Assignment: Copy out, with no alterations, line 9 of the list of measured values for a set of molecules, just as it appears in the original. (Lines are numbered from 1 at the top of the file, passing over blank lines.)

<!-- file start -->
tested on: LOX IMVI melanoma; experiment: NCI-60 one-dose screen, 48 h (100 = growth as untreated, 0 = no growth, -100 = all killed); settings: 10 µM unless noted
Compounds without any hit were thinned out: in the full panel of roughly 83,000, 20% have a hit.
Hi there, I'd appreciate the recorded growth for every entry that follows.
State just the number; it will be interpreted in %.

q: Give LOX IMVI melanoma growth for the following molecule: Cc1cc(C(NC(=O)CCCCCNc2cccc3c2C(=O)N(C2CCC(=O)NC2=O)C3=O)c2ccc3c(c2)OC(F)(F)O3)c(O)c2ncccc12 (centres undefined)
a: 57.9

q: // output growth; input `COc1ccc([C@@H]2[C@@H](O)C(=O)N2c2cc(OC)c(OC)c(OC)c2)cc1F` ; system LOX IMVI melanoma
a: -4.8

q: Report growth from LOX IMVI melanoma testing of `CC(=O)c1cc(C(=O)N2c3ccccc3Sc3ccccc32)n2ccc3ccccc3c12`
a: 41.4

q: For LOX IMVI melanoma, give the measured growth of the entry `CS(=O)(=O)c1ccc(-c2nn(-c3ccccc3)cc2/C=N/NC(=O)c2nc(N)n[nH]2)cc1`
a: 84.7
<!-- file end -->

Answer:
q: Report growth from LOX IMVI melanoma testing of `CC(=O)c1cc(C(=O)N2c3ccccc3Sc3ccccc32)n2ccc3ccccc3c12`